CT: One of the continuing assertions of the employer is that the ILWU has been engaged in slowdowns. The employer is interested in speed/production. The union is interested in safety, first and foremost, because we don’t want people to be injured or killed in an effort to meet employer’s speed and production quotas. Production is certainly important, and the ports on the West Coast have been very productive over the years. But the issue concerning safety over speed is an ongoing struggle. The Port of Oakland in 2014 broke all of its cargo handling records, with a 5.3 percent increase in imports with a 20 percent surge in December. This proves we can work safe and be productive.
WW: Talk about the nature of the jobs which longshore workers do.
CT: The first thing we need to understand is that longshore workers are responsible for the loading and unloading of cargo at the 29 West Coast ports. It’s the longshore ILWU members that are responsible for making the ports safe, efficient and productive. Longshore workers are some of the most important workers in the global economy because it is the longshore workers who actually move international commerce.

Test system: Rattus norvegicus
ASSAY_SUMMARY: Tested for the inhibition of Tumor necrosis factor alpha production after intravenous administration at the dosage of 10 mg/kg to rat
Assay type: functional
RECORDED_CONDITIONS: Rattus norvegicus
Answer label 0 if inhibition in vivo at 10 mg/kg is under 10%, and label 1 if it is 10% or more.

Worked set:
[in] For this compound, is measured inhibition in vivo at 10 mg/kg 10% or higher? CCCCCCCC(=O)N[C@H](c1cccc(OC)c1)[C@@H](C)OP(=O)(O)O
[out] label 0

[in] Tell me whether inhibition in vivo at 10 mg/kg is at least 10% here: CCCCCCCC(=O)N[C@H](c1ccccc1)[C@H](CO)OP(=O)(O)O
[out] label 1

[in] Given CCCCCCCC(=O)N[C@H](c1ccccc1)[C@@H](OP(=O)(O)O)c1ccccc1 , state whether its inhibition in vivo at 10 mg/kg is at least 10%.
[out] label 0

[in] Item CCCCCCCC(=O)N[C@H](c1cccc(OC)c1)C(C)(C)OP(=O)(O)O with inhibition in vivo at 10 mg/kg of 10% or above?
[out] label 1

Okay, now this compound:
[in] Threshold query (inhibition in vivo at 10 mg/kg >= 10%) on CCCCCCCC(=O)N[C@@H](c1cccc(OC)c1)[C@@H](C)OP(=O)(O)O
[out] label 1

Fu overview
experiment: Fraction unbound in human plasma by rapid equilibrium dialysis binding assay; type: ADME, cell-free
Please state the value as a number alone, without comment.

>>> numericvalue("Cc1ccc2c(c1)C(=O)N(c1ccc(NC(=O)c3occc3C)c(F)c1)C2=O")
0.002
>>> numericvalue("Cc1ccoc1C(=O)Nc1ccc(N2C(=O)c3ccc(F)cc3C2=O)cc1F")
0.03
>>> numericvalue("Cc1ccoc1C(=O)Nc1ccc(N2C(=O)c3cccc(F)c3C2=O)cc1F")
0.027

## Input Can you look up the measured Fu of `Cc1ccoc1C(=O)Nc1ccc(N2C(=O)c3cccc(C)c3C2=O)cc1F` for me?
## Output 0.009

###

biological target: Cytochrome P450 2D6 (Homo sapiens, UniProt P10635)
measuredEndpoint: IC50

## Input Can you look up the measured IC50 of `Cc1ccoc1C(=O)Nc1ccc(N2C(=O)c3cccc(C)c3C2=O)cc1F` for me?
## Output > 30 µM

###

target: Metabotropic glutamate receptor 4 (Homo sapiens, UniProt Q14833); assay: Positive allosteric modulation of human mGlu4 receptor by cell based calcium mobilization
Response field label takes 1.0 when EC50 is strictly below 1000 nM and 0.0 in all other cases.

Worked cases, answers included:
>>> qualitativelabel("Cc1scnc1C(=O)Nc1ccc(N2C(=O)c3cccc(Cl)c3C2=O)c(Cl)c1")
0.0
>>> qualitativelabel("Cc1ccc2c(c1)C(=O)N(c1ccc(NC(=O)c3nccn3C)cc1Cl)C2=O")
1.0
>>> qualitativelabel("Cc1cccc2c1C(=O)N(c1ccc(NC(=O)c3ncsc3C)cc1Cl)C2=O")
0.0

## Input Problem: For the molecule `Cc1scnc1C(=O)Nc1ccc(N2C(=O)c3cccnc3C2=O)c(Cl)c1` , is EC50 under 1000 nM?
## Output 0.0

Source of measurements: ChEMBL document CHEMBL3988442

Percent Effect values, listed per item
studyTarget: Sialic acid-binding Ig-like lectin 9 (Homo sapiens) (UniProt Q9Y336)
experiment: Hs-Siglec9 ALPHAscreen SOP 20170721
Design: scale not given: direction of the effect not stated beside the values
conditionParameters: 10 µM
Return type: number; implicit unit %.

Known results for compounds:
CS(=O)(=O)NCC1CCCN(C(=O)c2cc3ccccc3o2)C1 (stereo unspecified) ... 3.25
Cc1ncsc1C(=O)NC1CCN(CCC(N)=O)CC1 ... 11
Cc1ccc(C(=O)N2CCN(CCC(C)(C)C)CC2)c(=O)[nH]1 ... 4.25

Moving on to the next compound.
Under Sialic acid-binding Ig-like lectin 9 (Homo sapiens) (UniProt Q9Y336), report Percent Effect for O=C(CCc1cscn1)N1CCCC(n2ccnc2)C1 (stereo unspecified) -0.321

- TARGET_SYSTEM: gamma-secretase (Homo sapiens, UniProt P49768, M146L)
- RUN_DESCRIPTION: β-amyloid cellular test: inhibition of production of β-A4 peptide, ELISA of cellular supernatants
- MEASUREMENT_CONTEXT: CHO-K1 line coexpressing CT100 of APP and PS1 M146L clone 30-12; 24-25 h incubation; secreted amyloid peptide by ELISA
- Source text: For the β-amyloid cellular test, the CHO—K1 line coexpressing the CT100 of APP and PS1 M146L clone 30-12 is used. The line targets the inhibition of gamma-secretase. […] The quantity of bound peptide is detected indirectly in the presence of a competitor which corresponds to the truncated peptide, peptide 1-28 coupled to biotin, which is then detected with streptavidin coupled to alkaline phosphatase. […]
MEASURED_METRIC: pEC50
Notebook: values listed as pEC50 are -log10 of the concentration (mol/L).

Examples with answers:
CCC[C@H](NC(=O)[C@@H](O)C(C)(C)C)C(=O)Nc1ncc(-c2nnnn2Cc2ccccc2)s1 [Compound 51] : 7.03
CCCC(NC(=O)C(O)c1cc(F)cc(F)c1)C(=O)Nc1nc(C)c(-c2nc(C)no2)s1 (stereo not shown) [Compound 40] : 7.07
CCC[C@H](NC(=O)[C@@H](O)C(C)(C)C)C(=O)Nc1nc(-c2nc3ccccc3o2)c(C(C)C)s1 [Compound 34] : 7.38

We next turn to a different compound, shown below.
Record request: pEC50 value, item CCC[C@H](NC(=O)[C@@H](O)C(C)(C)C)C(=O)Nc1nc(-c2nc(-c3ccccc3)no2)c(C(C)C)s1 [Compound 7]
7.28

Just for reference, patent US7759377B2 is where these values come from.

We are highly skilled, very dedicated and quite diligent at our work sites out of necessity, because the waterfront is a very perilous work environment. We handle various sizes of containers that carry massive tonnage. If you should be nudged by any piece of equipment or cargo it could kill or maim you. During the years of 2002-2008, longshore workers suffered a mortality rate of 17.3 deaths per 100,000 employees. Compared to the death rates of police officers or firefighters, the ILWU has higher mortality rates.
On the waterfront there are a number of environmental challenges that the workers face. For example, at many of the terminals there are warning signs alerting workers that the premises they are about to enter contain known carcinogens. Ships, cargo handling equipment, trucks and locomotives emit soot from diesel fuel which causes respiratory illnesses, lung disease, asthma, cancer and even premature births. Mr. McKenna greatly exaggerates the wages longshore workers make, but longshore workers pay the real cost with their health for handling the maritime cargo.
Workers World will continue to monitor the developments of the contract negotiations, together with Clarence Thomas, in future issues of the paper.